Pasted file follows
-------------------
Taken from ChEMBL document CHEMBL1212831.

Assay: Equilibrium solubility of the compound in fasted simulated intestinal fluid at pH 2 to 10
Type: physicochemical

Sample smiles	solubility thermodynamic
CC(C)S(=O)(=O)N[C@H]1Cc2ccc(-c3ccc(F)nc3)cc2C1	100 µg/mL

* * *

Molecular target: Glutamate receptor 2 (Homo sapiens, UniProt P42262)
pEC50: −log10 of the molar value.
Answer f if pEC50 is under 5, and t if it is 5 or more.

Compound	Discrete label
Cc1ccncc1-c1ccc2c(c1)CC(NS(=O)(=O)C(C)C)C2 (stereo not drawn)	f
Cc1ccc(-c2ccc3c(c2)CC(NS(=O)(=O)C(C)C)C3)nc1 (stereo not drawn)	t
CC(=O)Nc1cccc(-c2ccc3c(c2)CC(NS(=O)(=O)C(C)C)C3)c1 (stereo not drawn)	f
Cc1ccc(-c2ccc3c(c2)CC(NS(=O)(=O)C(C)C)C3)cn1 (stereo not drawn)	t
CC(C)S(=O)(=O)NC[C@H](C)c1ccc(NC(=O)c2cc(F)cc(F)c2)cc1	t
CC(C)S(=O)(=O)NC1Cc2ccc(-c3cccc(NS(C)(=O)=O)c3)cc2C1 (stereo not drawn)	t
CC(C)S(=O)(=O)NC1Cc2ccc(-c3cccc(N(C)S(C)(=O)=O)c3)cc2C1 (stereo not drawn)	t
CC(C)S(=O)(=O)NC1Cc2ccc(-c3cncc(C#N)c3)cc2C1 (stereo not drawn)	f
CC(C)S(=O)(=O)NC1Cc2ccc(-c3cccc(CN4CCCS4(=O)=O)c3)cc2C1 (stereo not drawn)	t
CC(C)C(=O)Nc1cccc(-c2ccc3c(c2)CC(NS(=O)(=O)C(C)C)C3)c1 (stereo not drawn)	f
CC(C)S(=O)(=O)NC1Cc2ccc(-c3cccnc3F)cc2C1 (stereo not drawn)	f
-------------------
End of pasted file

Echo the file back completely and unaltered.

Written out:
Taken from ChEMBL document CHEMBL1212831.

Assay: Equilibrium solubility of the compound in fasted simulated intestinal fluid at pH 2 to 10
Type: physicochemical

Sample smiles	solubility thermodynamic
CC(C)S(=O)(=O)N[C@H]1Cc2ccc(-c3ccc(F)nc3)cc2C1	100 µg/mL

* * *

Molecular target: Glutamate receptor 2 (Homo sapiens, UniProt P42262)
pEC50: −log10 of the molar value.
Answer f if pEC50 is under 5, and t if it is 5 or more.

Compound	Discrete label
Cc1ccncc1-c1ccc2c(c1)CC(NS(=O)(=O)C(C)C)C2 (stereo not drawn)	f
Cc1ccc(-c2ccc3c(c2)CC(NS(=O)(=O)C(C)C)C3)nc1 (stereo not drawn)	t
CC(=O)Nc1cccc(-c2ccc3c(c2)CC(NS(=O)(=O)C(C)C)C3)c1 (stereo not drawn)	f
Cc1ccc(-c2ccc3c(c2)CC(NS(=O)(=O)C(C)C)C3)cn1 (stereo not drawn)	t
CC(C)S(=O)(=O)NC[C@H](C)c1ccc(NC(=O)c2cc(F)cc(F)c2)cc1	t
CC(C)S(=O)(=O)NC1Cc2ccc(-c3cccc(NS(C)(=O)=O)c3)cc2C1 (stereo not drawn)	t
CC(C)S(=O)(=O)NC1Cc2ccc(-c3cccc(N(C)S(C)(=O)=O)c3)cc2C1 (stereo not drawn)	t
CC(C)S(=O)(=O)NC1Cc2ccc(-c3cncc(C#N)c3)cc2C1 (stereo not drawn)	f
CC(C)S(=O)(=O)NC1Cc2ccc(-c3cccc(CN4CCCS4(=O)=O)c3)cc2C1 (stereo not drawn)	t
CC(C)C(=O)Nc1cccc(-c2ccc3c(c2)CC(NS(=O)(=O)C(C)C)C3)c1 (stereo not drawn)	f
CC(C)S(=O)(=O)NC1Cc2ccc(-c3cccnc3F)cc2C1 (stereo not drawn)	f